• Article 10 provides the following: This Fundamental Law applies to technical recordings which have been published. A technical recording is deemed to have been published when it has been delivered for dissemination to the general public in Sweden by being played, sold or otherwise made available. The question whether or not this Fundamental Law is applicable is examined in individual cases on the basis of what can be presumed concerning dissemination. Unless otherwise indicated by the circumstances, this Fundamental Law shall be regarded as applying to a recording containing information under Chapter 3, Article 13, and Chapter 4, Article 4.
  • Article 11 provides the following: Chapter 1, Article 7, paragraph two of the Freedom of the Press Act establishes that certain radio programmes and technical recordings shall be equated with periodicals. (see more about the Constitution of Sweden here)
  • Article 12 provides the following: The provisions of Chapter 1, Articles 8 and 9 of the Freedom of the Press Act to the effect that provisions may, without hindrance of fundamental law, be laid down in law concerning originators’ rights, certain commercial advertising, the provision of credit information and the manner in 59 which information is procured shall apply also to radio programmes and technical recordings without hindrance of fundamental law. The rules contained in this Fundamental Law do not preclude the laying down in law of other provisions concerning bans on commercial advertising in radio programmes or the conditions applying to such advertising. The same applies to provisions concerning bans on and conditions applying to other advertising and the transmission of programmes financed wholly or in part by some person other than the person operating the programme service.
  • Article 13 provides the following: This Fundamental Law does not apply to the portrayal of children in pornographic pictures.

Chapter 9 of the Fundamental Law on Freedom of Expression has the heading “On court proceedings in freedom of expression cases”. Here is the content of the only article of Chapter 9: The provisions laid down in Chapter 12 of the Freedom of the Press Act concerning court proceedings in freedom of the press cases shall apply also in respect of the corresponding cases relating to radio programmes and technical recordings (freedom of expression cases). The reference in Chapter 12, Article 2 of the Freedom of the Press Act to Chapter 8 of the Freedom of the Press Act shall relate in this connection to Chapter 6 of this Fundamental Law. Persons appointed jurors for freedom of the press cases shall be jurors also for freedom of expression cases.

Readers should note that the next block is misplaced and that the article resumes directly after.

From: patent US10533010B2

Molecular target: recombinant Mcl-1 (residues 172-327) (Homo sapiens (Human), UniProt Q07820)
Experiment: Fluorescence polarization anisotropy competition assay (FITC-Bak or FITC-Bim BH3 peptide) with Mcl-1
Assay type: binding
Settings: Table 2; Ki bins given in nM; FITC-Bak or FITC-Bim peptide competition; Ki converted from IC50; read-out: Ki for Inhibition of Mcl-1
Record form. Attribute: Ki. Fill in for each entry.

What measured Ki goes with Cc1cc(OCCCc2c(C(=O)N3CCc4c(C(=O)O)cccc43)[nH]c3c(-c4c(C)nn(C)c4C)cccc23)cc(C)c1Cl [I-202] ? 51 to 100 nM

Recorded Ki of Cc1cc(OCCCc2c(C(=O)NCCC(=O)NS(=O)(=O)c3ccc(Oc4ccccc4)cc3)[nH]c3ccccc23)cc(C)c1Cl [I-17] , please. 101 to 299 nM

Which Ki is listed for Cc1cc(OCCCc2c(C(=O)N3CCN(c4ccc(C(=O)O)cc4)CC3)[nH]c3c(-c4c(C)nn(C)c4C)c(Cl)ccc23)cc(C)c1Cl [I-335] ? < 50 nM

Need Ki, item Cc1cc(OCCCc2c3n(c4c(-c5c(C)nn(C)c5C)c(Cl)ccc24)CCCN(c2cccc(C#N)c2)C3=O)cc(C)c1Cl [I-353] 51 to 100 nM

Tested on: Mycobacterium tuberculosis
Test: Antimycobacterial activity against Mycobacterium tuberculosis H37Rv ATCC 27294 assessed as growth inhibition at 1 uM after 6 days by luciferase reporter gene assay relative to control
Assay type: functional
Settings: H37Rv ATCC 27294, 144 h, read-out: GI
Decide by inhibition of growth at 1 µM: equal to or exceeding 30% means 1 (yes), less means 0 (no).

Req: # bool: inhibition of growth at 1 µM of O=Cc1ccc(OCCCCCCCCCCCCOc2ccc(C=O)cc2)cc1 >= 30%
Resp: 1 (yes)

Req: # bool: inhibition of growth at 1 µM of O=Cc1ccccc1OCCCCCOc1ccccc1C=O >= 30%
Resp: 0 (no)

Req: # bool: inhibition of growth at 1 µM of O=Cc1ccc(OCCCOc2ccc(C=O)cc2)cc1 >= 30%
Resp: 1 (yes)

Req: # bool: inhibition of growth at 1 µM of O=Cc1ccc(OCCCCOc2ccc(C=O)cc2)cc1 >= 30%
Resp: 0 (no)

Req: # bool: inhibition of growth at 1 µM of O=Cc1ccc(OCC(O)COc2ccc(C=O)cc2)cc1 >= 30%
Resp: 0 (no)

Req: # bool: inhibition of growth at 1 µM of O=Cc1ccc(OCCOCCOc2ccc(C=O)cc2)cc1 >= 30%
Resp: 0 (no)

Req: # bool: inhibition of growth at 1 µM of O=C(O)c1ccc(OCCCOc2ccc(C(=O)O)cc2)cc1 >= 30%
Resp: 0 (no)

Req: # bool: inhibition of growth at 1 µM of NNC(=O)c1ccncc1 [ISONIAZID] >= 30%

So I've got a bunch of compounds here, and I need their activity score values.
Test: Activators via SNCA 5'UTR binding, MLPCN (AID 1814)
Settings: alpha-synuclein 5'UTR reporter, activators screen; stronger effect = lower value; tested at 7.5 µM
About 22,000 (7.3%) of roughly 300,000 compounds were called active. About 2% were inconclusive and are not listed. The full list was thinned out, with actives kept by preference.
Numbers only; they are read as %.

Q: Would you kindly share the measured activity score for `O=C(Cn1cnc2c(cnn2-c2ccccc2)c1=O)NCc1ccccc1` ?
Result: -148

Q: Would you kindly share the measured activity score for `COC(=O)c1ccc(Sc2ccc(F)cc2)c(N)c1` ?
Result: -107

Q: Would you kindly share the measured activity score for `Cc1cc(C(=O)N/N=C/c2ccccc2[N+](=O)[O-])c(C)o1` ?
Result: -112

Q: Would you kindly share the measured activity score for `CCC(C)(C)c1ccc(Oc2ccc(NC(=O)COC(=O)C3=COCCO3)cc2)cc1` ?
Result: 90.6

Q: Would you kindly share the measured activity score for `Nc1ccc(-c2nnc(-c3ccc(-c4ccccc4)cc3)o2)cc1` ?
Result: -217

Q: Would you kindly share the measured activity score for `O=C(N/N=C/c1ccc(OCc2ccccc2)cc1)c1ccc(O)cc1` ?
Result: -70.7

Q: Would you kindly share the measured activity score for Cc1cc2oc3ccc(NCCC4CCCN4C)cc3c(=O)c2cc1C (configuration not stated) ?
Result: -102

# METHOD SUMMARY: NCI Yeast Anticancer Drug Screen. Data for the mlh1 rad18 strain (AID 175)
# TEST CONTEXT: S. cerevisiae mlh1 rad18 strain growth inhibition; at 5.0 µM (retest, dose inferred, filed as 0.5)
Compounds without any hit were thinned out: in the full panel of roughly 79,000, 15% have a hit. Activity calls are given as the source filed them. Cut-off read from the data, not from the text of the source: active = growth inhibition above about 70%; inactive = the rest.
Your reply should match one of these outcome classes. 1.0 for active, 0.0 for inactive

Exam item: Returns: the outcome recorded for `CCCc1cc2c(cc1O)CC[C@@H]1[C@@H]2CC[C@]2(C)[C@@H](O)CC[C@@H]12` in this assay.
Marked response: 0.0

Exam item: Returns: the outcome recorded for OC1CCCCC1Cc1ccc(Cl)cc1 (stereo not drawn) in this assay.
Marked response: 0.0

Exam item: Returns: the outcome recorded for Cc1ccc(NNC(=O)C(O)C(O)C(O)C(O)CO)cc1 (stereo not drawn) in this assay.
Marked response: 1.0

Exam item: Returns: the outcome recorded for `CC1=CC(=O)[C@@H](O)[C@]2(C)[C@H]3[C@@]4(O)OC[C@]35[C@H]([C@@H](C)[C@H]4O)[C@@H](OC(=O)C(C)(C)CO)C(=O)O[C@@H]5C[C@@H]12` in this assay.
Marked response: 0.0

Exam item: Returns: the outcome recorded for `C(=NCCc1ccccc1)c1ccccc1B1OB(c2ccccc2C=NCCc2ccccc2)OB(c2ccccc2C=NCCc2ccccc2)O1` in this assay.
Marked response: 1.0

Chapter 11 of the Fundamental Law on Freedom of Expression has the heading “General provisions”. Here is the content of the only article of Chapter 11: The provisions laid down in Chapter 14, Articles 1 to 3 of the Free-dom of the Press Act concerning the re-opening of closed cases, examination of freedom of the press cases before a higher instance and prompt handling of such cases shall apply also in respect of corresponding cases under this Fundamental Law. Provisions laid down in an act of law or other statute apply in all respects not specially regulated in this Fundamental Law or in an act of law adopted by virtue of this Fundamental Law. Foreign nationals are equated with Swedish citizens in respect of freedom of expression under this Fundamental Law unless otherwise provided in law.

Other Chapters of the Law are:

  • Chapter 2. On the right to anonymity
  • Chapter 3. On transmission, production and dissemination
  • Chapter 4. On responsible editors
  • Chapter 5. On freedom of expression offences
  • Chapter 6. Liability rules
  • Chapter 7. On supervision, prosecution and special coercive measures
  • Chapter 8. On damages
  • Chapter 10. On radio programmes and technical recordings emanating from abroad etc.